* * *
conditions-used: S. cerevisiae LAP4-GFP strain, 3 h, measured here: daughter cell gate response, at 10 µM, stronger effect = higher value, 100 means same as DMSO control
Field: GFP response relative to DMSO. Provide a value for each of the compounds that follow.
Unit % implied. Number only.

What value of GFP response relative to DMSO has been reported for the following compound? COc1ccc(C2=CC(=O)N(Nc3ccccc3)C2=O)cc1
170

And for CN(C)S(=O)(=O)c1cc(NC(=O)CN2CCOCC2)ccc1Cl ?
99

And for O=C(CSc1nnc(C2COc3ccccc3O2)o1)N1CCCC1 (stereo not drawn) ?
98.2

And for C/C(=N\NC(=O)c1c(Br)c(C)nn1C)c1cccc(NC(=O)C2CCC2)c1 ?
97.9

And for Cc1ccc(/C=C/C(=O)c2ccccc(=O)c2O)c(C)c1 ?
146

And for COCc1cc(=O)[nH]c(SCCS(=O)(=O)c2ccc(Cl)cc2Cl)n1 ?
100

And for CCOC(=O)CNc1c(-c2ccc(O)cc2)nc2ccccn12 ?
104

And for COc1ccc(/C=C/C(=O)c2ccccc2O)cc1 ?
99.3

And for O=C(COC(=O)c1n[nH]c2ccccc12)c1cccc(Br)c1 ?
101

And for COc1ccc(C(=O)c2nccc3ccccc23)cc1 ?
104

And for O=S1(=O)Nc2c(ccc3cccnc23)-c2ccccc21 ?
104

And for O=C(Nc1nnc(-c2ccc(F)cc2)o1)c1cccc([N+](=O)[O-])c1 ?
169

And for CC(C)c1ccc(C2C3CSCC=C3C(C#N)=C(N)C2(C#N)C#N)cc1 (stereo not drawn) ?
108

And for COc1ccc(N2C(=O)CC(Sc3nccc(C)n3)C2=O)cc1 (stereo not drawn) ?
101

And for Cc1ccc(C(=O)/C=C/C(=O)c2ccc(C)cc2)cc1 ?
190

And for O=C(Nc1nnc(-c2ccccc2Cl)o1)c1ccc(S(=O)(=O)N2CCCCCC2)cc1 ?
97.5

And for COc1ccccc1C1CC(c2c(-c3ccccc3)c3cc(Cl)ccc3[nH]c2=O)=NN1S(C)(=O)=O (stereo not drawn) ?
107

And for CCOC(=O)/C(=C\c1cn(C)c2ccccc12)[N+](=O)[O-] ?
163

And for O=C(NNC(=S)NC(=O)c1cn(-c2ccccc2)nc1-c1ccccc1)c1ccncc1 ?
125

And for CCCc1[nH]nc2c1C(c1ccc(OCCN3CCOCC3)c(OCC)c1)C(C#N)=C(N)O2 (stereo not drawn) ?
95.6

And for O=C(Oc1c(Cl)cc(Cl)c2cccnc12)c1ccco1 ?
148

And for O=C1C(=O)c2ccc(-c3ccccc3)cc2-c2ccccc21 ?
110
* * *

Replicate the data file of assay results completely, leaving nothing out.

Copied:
conditions-used: S. cerevisiae LAP4-GFP strain, 3 h, measured here: daughter cell gate response, at 10 µM, stronger effect = higher value, 100 means same as DMSO control
Field: GFP response relative to DMSO. Provide a value for each of the compounds that follow.
Unit % implied. Number only.

What value of GFP response relative to DMSO has been reported for the following compound? COc1ccc(C2=CC(=O)N(Nc3ccccc3)C2=O)cc1
170

And for CN(C)S(=O)(=O)c1cc(NC(=O)CN2CCOCC2)ccc1Cl ?
99

And for O=C(CSc1nnc(C2COc3ccccc3O2)o1)N1CCCC1 (stereo not drawn) ?
98.2

And for C/C(=N\NC(=O)c1c(Br)c(C)nn1C)c1cccc(NC(=O)C2CCC2)c1 ?
97.9

And for Cc1ccc(/C=C/C(=O)c2ccccc(=O)c2O)c(C)c1 ?
146

And for COCc1cc(=O)[nH]c(SCCS(=O)(=O)c2ccc(Cl)cc2Cl)n1 ?
100

And for CCOC(=O)CNc1c(-c2ccc(O)cc2)nc2ccccn12 ?
104

And for COc1ccc(/C=C/C(=O)c2ccccc2O)cc1 ?
99.3

And for O=C(COC(=O)c1n[nH]c2ccccc12)c1cccc(Br)c1 ?
101

And for COc1ccc(C(=O)c2nccc3ccccc23)cc1 ?
104

And for O=S1(=O)Nc2c(ccc3cccnc23)-c2ccccc21 ?
104

And for O=C(Nc1nnc(-c2ccc(F)cc2)o1)c1cccc([N+](=O)[O-])c1 ?
169

And for CC(C)c1ccc(C2C3CSCC=C3C(C#N)=C(N)C2(C#N)C#N)cc1 (stereo not drawn) ?
108

And for COc1ccc(N2C(=O)CC(Sc3nccc(C)n3)C2=O)cc1 (stereo not drawn) ?
101

And for Cc1ccc(C(=O)/C=C/C(=O)c2ccc(C)cc2)cc1 ?
190

And for O=C(Nc1nnc(-c2ccccc2Cl)o1)c1ccc(S(=O)(=O)N2CCCCCC2)cc1 ?
97.5

And for COc1ccccc1C1CC(c2c(-c3ccccc3)c3cc(Cl)ccc3[nH]c2=O)=NN1S(C)(=O)=O (stereo not drawn) ?
107

And for CCOC(=O)/C(=C\c1cn(C)c2ccccc12)[N+](=O)[O-] ?
163

And for O=C(NNC(=S)NC(=O)c1cn(-c2ccccc2)nc1-c1ccccc1)c1ccncc1 ?
125

And for CCCc1[nH]nc2c1C(c1ccc(OCCN3CCOCC3)c(OCC)c1)C(C#N)=C(N)O2 (stereo not drawn) ?
95.6

And for O=C(Oc1c(Cl)cc(Cl)c2cccnc12)c1ccco1 ?
148

And for O=C1C(=O)c2ccc(-c3ccccc3)cc2-c2ccccc21 ?
110